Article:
Speaking a short time ago, Premier Steven Marshall confirmed that two residents in aged care had died and their deaths had been referred to the Coroner.
“There hasn’t been a determination of the cause of death,” Marshall told reporters this afternoon.
“But we do know that both of these people were COVID positive at the time of their passing.”
Chief public health officer Nicola Spurrier earlier in the day said more than 50 aged care centres in South Australia have been dealing with COVID-19 cases.
Four COVID-positive people have died in South Australia this week, including a child under the age of two and a 94-year-old woman, with both cases under investigation by the Coroner.
The Premier reported another 2093 cases recorded in South Australia overnight, up from 1374 on Thursday and 1472 on Wednesday.
“This is in line with the very steep increases we’re seeing right around the country,” Marshall said.
“This would seem to be linked to activities that occurred on or around Christmas day.
“This is one of the reasons why we had to move very, very quickly on Boxing Day to try to slow the growth of the exponential growth of positive cases.”
There are now 44 COVID patients in hospital, up from 37 on Thursday, with four in intensive care including one person on a ventilator. Marshall said the cases in ICU are in a “clinically stable condition”.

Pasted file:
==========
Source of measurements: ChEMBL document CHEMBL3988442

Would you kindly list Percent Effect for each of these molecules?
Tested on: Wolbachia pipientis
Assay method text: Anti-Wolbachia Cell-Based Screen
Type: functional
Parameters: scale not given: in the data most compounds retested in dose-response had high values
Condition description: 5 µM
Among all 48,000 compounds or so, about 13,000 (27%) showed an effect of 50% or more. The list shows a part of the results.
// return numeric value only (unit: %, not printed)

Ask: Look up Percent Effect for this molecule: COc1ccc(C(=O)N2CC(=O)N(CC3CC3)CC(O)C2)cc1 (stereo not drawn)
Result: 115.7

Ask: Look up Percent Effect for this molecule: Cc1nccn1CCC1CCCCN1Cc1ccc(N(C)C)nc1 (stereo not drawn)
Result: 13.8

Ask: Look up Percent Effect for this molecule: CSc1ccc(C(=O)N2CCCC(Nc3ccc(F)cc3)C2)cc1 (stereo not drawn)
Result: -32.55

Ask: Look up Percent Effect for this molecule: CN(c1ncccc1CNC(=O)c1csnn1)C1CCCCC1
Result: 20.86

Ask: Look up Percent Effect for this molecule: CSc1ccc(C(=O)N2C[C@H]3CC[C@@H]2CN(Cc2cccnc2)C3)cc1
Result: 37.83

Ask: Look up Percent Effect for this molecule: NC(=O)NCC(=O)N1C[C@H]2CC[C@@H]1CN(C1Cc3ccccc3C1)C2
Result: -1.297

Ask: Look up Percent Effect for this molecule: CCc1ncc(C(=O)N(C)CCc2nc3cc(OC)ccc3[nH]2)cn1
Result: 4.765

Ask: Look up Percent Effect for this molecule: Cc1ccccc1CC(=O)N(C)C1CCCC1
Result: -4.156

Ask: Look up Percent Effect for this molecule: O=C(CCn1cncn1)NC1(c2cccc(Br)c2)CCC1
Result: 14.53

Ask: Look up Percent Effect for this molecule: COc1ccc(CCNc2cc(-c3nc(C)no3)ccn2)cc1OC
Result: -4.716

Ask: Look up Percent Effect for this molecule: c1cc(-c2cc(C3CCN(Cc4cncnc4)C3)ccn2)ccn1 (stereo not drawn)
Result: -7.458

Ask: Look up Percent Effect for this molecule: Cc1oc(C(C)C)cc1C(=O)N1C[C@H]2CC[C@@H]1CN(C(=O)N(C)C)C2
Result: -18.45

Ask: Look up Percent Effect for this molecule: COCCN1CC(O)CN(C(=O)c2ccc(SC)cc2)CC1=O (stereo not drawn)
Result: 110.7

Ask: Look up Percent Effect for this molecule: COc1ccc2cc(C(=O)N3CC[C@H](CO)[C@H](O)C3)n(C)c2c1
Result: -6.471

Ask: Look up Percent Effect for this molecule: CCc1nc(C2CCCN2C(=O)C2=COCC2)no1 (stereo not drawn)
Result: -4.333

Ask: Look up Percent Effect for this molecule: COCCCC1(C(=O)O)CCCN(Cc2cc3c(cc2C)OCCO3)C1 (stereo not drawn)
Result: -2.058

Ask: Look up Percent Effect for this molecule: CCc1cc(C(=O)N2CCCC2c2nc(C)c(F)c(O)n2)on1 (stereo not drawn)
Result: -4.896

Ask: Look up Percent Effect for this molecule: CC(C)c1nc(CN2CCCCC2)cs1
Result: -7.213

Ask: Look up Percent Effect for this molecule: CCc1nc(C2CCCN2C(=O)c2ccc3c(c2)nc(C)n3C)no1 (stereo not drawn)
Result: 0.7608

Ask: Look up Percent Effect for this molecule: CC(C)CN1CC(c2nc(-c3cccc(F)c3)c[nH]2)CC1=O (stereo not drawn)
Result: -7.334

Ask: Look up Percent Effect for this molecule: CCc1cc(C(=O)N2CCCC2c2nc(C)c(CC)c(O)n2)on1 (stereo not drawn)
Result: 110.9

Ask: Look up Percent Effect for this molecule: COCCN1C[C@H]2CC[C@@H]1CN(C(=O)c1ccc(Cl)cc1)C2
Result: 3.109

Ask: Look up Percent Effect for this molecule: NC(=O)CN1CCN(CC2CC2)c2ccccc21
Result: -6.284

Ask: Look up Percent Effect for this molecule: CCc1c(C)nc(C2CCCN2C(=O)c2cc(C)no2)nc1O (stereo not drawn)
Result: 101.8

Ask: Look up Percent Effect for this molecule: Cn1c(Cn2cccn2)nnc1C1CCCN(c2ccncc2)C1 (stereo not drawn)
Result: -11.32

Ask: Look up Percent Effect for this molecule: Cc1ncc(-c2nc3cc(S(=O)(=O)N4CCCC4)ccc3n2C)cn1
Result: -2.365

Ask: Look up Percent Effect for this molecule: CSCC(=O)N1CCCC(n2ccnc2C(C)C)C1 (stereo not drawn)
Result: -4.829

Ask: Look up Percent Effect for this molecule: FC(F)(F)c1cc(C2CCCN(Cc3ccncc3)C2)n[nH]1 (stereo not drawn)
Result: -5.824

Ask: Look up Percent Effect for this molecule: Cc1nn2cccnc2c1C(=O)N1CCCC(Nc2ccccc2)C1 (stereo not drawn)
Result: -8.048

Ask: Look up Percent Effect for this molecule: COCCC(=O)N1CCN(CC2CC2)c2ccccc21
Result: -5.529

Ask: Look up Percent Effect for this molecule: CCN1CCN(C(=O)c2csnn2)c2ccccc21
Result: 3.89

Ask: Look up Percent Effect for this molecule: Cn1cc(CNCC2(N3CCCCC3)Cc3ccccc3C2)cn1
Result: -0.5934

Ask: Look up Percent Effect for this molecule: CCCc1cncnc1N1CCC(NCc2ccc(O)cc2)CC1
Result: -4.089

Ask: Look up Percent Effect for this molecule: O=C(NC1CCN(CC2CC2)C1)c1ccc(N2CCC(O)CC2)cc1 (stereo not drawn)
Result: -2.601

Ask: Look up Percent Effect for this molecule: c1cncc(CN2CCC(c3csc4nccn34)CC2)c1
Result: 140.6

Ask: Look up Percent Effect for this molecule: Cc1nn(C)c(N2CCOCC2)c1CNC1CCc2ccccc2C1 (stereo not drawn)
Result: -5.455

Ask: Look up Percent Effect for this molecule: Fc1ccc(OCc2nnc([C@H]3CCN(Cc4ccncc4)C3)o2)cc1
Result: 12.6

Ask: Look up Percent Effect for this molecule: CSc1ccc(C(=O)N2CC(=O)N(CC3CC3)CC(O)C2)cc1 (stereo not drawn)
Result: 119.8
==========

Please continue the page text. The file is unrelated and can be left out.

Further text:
Today’s case numbers were recorded from a record 25,943 tests, with Marshall describing testing clinics as under “enormous pressure”.
Most metropolitan testing sites have been closed today as temperatures soar above 39 degrees in Adelaide, and are not due to open again until 5:30pm.
Marshall also announced that fully vaccinated international travellers to South Australia will no longer have to quarantine upon arrival from midnight tonight.
Unvaccinated international arrivals will still have to do 14 days of quarantine in a medi-hotel.
The Premier also announced interstate arrivals in SA will no longer have to use the EntryCheckSA app or undergo a rapid antigen test on arrival, effective immediately.
“This was discussed this morning at COVID. Ready Committee. It was not a good use of our resources,” Marshall said.
“But we are asking all of those people coming from interstate into South Australia to … monitor their symptoms and take action should they develop.”
Business support package unveiled
The Marshall Government also today unveiled a new financial support package for tourism, hospitality and fitness-related businesses that have been hit by the latest round of COVID restrictions.
Instead of lifting most restrictions on December 28 as expected when the state hit an average 90 per cent vaccination rate, the rapid rise of Omicron cases prompted the State Government on Boxing Day to introduce a one-person per four square metre density cap on hospitality venues and one-person per seven square metres cap on gyms.
Treasurer Rob Lucas said the government would offer grants of up to $22,000 for high turnover businesses in the affected sectors, and grants between $6000 and $8000 for smaller sized firms.
The grants will be paid from next Tuesday in two tranches and will automatically be distributed to businesses already enrolled in the previous grants program.